This year, investors and consumers really began to understand the kind of long-term, friendly company that warehouse discounter Costco (NASDAQ:COST) is. The stock soared to new heights as 2012 wore on, despite plenty of macroeconomic concerns hitting other stocks. However, with Costco's shares just brushing the $100-per-share mark, some investors may be wondering if they should take the money and run.
In 2012, Costco finally received the attention it deserved as one of the truly great retailers out there. As Wal-Mart's (NYSE:WMT) labor practices came under scrutiny, resulting in strikes and plenty of bad press, the mainstream public began to view Costco as the opposite of Wal-Mart.
Costco provides low prices to its clientele and treats its workers very well, providing a living wage and great benefits such as health insurance. And even though die-hard investors may think that sounds like a recipe for a lack of profitability, Costco is quite profitable, and has been steadily growing sales, too.
Costco's positive policies are even more significant given the fact that Wal-Mart's less stellar ways of treating employees aren't the exception to the rule. Big-box retailers like Target (NYSE:TGT) and Home Depot (NYSE:HD) are similarly skimpy with employee benefits. Costco is one of the companies that has proven that being profitable and worker-friendly is doable.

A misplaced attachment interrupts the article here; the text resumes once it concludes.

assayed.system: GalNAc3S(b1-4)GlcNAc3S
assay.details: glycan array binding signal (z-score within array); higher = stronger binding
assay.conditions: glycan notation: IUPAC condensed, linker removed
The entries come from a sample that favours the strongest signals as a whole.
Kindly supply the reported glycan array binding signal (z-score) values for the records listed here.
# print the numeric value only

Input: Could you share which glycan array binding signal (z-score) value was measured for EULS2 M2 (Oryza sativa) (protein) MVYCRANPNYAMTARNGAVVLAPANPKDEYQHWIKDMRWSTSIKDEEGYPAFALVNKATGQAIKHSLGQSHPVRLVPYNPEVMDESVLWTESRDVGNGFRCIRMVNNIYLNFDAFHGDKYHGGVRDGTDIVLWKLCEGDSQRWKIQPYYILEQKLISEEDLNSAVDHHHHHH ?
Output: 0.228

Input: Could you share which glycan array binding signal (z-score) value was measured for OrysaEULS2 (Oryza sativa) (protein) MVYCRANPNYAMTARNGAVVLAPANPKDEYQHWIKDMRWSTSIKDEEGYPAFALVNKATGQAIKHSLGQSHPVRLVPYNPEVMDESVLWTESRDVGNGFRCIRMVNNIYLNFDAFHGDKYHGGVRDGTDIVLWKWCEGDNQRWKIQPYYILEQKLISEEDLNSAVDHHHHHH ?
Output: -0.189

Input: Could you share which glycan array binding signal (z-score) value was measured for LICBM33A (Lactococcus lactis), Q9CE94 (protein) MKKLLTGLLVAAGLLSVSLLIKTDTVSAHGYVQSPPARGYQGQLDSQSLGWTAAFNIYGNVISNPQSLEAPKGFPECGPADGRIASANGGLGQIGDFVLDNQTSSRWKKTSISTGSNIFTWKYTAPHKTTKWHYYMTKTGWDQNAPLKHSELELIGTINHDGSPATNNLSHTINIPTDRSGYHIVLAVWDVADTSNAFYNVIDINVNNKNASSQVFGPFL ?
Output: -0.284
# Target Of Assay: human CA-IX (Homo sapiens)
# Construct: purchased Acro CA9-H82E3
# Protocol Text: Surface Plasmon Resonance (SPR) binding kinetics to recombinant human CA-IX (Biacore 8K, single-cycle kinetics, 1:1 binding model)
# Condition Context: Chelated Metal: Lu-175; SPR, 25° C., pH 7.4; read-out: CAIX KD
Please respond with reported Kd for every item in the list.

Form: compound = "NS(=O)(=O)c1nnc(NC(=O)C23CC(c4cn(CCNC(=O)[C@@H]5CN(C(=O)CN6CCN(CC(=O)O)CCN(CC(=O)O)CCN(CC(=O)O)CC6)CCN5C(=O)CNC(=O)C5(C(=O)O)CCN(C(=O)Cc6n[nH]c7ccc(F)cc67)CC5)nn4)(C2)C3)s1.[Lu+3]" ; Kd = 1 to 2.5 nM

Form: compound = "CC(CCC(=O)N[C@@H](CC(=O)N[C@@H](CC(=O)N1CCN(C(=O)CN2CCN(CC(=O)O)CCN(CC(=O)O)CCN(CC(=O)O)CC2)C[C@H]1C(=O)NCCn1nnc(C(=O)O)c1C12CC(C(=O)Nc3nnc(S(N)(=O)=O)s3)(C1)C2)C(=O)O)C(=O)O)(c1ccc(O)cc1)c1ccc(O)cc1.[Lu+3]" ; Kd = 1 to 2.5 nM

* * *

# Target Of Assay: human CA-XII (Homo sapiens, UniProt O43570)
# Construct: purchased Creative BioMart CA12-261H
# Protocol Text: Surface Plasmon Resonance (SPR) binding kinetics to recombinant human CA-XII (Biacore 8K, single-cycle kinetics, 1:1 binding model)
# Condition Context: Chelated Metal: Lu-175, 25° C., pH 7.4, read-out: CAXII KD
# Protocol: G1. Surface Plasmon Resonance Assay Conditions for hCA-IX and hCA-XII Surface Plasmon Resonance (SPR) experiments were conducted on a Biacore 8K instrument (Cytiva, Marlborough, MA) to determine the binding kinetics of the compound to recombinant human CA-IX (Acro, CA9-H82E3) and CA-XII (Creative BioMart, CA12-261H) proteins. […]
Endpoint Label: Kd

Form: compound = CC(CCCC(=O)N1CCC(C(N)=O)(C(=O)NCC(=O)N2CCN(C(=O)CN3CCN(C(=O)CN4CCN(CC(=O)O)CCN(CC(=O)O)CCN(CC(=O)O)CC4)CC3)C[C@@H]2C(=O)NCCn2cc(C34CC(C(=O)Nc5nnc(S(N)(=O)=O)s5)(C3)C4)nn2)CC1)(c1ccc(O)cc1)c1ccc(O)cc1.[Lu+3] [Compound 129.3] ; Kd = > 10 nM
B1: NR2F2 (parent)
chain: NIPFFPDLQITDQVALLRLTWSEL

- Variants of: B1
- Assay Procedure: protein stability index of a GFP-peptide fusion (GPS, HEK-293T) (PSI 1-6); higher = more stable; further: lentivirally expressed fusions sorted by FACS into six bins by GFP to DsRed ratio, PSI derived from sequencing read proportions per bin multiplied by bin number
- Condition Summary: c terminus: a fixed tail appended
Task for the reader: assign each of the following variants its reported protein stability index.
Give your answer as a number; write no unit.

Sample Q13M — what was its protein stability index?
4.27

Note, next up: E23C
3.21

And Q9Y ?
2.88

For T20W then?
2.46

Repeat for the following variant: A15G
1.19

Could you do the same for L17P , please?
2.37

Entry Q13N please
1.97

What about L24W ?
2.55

Although Costco proved itself to be very recession-resistant through the worst of times over the last several years, it continued to report solid earnings and sales in 2012, further proving it's a gold-standard stock for the long term. Costco also crossed another major hurdle; well-known and highly respected co-founder and CEO Jim Sinegal retired in the beginning of 2012, although he has remained around as an advisor. So far, business hasn't changed under current CEO Craig Jelinek and others in top management.
In late 2012, Costco had plenty of company in deciding to issue a one-time "special dividend" ahead of uncertainty about dividend taxation next year. Companies like Las Vegas Sands and Carnival also rushed to pay out one-time windfalls to their investors, but Costco's was one of the largest, with its special dividend of $7 per share.
Although Costco shareholders may cheer such a payout in the short term, the fact that Costco is funding that hefty dividend with debt is where I become critical of that decision. Although Costco's financial standing remains solid, this does raise the issue that the company now has a less-ironclad balance sheet than it boasted before.
Despite my distaste for a dividend funded by debt, Costco remains one of my favorite companies for a strong, solid long-term portfolio. Its positive attributes and stellar management landed it in the real-money portfolio I manage for Fool.com, after all.
As 2012 draws to a close, Costco's a solid hold. Trading at 20 times forward earnings, it isn't the cheapest retail stock around, and investors might want to wait for some temporary weakness to pick up shares. Still, investors could do worse than to pay up for a high-value stock like this one, which proves time and again that it's a real class act in the marketplace.
Alyce Lomax has no positions in the stocks mentioned above. The Motley Fool owns shares of Costco Wholesale. Motley Fool newsletter services recommend Costco Wholesale and The Home Depot. Try any of our Foolish newsletter services free for 30 days. We Fools may not all hold the same opinions, but we all believe that considering a diverse range of insights makes us better investors. The Motley Fool has a disclosure policy.